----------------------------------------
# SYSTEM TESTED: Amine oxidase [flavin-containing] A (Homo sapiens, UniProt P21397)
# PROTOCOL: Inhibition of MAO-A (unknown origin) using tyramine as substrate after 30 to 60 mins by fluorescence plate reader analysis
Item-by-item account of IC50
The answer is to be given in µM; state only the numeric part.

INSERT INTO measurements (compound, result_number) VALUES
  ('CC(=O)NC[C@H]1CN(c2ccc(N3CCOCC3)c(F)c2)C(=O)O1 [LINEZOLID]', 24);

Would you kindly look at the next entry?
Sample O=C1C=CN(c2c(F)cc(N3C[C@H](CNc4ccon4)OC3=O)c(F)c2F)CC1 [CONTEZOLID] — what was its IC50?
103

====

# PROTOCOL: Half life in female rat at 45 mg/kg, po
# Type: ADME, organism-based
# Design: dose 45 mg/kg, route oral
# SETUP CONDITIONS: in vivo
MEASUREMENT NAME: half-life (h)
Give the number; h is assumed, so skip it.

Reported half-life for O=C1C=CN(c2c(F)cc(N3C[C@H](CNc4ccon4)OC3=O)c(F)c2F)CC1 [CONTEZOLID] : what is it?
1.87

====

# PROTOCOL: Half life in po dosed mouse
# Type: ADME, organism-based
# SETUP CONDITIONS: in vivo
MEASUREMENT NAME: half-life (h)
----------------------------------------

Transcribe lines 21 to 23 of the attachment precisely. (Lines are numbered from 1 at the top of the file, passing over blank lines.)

# Type: ADME, organism-based
# SETUP CONDITIONS: in vivo
MEASUREMENT NAME: half-life (h)